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Coming into foster care can make a child feel powerless, frightened, and confused. The attached pamphlet, “Children’s Rights,” reassures teens in care that they have rights and advocates.

Before reading the pamphlet, ask the teens what their rights are in care and how they learned what those rights are. (Answers include: The right to have a meeting with family members and social workers within three days of entering care, the right to a social worker and a law guardian, the right to see their siblings.) They will end up educating and advising each other during the discussion.

Ask them if they’ve met their law guardian. Then ask those who answer “Yes” how they found out about that lawyer and how long it took to meet her or him after entering foster care. Again, by comparing notes, the teens will encourage and advise each other and in the process get some practice advocating.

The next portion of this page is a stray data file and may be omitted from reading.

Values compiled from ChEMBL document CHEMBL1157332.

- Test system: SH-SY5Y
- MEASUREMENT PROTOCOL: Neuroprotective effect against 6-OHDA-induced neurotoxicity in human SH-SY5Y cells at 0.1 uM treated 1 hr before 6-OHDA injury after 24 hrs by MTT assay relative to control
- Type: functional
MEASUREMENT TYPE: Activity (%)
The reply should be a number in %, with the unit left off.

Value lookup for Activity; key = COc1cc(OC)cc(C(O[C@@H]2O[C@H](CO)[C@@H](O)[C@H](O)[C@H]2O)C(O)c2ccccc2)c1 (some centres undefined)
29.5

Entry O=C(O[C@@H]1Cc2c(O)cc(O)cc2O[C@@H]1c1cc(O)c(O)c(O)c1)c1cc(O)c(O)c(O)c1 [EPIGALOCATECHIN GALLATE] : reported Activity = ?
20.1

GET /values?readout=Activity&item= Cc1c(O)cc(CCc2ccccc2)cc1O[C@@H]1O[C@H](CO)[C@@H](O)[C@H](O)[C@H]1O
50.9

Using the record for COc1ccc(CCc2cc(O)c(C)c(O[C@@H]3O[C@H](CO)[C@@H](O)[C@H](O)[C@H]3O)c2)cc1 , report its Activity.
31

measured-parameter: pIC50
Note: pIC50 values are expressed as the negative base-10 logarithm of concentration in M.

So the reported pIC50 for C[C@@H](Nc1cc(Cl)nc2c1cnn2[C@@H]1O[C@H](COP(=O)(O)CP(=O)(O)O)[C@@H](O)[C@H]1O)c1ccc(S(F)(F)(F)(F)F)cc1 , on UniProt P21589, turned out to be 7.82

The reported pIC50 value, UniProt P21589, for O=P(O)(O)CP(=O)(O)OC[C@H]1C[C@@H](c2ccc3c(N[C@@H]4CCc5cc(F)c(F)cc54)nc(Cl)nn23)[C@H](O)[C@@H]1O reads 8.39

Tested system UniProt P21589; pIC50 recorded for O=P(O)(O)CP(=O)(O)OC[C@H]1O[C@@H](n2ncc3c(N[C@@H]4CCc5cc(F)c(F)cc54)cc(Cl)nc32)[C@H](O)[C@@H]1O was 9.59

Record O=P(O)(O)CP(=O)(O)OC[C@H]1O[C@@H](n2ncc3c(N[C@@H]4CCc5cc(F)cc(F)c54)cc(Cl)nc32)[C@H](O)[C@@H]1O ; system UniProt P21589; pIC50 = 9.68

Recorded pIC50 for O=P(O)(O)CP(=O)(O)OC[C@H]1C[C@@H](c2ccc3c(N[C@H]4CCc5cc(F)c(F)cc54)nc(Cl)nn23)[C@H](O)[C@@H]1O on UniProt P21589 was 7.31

Then go around the room and have each teen read a paragraph of “Children’s Rights.” Ask them if this changes their viewpoint on the foster care system at all, and/or gives them ideas for making their situations better.